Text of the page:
English-Only Rules Can Create a Hostile Work Environment

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A diverse workforce is one of the cornerstones of American life. This nation has grown and prospered through the hard work, innovation, and creativity of a diverse population of immigrants. As the United States stands today, 45 million members of the workforce have a language other than English as their primary language. According to The American Bar Association 10.3 million of those members of the workforce speak little to no English, and, yet still, companies have begun enacting English-only policies. 1200px-Census-2000-Data-Top-US-Ancestries-by-County.jpg

What is an English-Only Rule?

An English-only rule is a policy enacted by companies that require all employees to speak English during their working hours. Some policies require English to be spoken during specific tasks, or when interacting with the public, while other policies levy a complete prohibition on languages other than English in the workplace. Some companies have argued that English-only policies are used to promote teamwork and togetherness, allowing workers to interact in only a shared language. However such policies may actually do the opposite. English-only policies can create an embarrassing, difficult and hostile work environment for those who have difficulty conversing effectively in English, or for those in which an alternative language is more comfortable and natural.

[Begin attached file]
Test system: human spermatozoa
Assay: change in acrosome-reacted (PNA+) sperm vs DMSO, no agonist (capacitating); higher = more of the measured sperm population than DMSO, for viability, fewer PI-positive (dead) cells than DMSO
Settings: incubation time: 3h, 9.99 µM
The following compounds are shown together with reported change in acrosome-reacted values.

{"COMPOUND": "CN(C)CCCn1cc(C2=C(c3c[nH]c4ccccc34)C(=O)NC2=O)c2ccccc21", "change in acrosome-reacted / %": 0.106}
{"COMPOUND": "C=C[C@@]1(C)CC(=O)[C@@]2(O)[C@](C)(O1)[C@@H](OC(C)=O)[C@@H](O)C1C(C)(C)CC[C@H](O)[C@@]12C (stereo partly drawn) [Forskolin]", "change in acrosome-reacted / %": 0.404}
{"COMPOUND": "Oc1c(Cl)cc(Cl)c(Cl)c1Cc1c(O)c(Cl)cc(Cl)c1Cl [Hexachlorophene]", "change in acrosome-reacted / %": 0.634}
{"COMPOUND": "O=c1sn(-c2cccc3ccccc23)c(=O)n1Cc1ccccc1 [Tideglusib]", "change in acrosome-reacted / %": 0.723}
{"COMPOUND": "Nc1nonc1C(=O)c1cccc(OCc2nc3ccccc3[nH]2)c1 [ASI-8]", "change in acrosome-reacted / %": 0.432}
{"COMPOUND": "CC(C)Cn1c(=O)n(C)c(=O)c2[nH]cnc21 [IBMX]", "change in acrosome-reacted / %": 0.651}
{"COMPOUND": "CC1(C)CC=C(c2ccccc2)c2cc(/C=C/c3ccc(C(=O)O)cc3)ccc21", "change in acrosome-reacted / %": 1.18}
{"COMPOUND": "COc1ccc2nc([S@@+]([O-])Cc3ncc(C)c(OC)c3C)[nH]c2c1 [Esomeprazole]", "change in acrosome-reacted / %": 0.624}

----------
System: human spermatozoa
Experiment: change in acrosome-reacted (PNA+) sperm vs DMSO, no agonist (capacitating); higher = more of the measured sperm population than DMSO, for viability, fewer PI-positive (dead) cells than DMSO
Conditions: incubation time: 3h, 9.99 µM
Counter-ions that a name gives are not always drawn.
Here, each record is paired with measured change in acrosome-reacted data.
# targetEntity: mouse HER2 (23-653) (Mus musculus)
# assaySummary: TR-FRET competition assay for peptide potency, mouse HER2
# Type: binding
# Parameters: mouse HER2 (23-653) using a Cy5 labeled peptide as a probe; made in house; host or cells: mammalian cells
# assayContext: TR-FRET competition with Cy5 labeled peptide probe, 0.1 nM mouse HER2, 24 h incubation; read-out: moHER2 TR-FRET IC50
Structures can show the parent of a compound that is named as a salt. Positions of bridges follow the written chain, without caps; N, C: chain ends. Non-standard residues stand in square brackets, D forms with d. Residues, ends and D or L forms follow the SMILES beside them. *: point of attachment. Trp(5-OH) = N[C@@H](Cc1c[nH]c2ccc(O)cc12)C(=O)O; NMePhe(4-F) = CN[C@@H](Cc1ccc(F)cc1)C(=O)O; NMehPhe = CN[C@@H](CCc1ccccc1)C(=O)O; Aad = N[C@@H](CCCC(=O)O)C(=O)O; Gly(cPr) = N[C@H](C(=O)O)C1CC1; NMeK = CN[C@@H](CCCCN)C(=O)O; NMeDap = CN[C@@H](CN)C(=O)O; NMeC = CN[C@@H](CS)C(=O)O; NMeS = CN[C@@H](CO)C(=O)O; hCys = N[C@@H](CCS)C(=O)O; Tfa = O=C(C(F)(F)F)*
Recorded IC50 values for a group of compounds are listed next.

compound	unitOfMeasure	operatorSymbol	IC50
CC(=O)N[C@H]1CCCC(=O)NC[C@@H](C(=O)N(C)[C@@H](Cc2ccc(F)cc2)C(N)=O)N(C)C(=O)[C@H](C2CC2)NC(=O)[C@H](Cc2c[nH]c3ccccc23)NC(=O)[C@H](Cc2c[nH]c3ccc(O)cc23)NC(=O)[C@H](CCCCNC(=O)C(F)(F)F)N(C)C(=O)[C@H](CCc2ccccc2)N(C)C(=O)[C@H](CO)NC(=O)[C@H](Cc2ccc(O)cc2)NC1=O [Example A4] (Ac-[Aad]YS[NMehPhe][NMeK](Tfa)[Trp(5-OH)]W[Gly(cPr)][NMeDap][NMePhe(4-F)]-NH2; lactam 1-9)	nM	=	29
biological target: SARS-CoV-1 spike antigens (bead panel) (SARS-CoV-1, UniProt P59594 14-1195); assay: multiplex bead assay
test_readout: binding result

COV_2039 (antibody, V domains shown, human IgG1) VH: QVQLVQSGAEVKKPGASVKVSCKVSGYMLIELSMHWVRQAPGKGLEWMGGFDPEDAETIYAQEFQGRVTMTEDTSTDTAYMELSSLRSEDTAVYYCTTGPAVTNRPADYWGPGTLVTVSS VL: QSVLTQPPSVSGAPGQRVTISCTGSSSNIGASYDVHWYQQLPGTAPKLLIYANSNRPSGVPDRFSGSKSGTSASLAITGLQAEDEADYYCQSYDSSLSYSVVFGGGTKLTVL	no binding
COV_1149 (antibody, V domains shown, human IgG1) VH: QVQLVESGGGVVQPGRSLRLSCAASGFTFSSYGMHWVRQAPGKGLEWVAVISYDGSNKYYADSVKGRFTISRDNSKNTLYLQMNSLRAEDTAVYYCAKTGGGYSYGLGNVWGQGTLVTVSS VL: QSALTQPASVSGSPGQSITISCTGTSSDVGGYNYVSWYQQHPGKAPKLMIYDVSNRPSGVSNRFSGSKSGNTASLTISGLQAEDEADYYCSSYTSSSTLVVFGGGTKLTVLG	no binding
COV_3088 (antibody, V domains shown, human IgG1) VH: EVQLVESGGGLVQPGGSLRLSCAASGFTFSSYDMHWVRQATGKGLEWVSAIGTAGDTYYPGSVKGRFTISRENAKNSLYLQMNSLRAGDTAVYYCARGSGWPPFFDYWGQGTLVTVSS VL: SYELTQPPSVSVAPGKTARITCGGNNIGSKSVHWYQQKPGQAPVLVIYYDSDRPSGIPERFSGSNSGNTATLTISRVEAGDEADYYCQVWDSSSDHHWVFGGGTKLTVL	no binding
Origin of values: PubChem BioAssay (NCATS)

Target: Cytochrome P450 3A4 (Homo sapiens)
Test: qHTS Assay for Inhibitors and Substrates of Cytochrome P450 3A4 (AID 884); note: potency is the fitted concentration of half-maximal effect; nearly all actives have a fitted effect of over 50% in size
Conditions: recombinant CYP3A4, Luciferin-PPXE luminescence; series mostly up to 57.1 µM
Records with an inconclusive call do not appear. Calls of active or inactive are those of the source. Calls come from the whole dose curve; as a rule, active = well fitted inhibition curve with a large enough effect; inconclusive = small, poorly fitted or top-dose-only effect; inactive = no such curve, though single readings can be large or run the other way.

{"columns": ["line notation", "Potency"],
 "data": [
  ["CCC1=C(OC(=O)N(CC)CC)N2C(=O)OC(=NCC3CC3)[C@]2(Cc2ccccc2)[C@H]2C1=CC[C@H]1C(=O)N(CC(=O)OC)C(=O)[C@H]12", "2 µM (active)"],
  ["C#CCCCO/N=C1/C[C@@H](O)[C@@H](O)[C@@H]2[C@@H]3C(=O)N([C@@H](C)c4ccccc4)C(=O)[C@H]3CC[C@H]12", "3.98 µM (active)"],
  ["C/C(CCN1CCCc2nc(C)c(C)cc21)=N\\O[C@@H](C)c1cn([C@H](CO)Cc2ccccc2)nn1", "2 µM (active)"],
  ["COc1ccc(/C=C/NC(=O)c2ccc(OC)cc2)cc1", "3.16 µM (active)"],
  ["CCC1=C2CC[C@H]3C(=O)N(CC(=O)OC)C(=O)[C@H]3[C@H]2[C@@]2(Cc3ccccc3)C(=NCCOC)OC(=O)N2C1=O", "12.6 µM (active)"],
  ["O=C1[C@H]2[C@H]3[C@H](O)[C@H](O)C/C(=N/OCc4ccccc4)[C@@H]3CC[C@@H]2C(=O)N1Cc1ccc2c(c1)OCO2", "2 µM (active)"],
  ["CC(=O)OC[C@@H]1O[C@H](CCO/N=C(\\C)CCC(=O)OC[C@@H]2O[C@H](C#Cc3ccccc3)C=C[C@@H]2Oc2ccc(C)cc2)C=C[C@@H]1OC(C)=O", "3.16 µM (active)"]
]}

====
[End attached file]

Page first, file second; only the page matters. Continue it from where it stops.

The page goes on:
Are English-Only Policies Legal?

While the EEOC agrees that English-only rules may have some substance when associated with certain tasks, rules and policies that require employees to speak only English at all times, including breaks and lunch, are in violation of EEOC regulations and laws. An employer may enact English-only rules when the safety of an entire team relies on communication in a common language, or for employees who are customer-facing in a largely English-speaking location. English-only rules may also be implemented in cases of shared projects were the only common language is English.

Aside from violating EEOC standards, an English-only rule may create a hostile work environment, and cause some employees to feel discriminated against or penalized for being a non-native English speaker. Racial and ethnic hostility remains a problem in many fields, and federal courts have found, in the past, that blanket English-only policies can be aligned with other forms of ethnic or racial hostility. Blanked English-only policies, or policies that require employees to conduct all conversation, including break time conversation, in English, have been found to be discriminatory in nature.

Best Practices

Language policies should be carefully crafted to avoid blanket statements. All employees must be informed of the language policy, and regular check-ins regarding the policy should be required. It is best to utilize English-only policies only in the case were Non-English communication could impede the businesses ability to communicate with their client base, or in situations where communication in a common language is paramount to the safety of the entire team. English-only policies should never be extended to break times and lunch hours. These non-working hours have no effect on business protocol and employees should be free to converse with friends and co-workers in languages that they feel most comfortable with. 

If you have complaints or concerns related to the use of a particular language in your workplace, please reach out to help determine where your obligations to investigate and manage settle.

Cite this article: Lynch, N. (2017). English-Only Rules Can Create a Hostile Work Environment. Available: https://www.lynchlf.com/blog/english-only-rules-can-create-a-hostile-work-environment/


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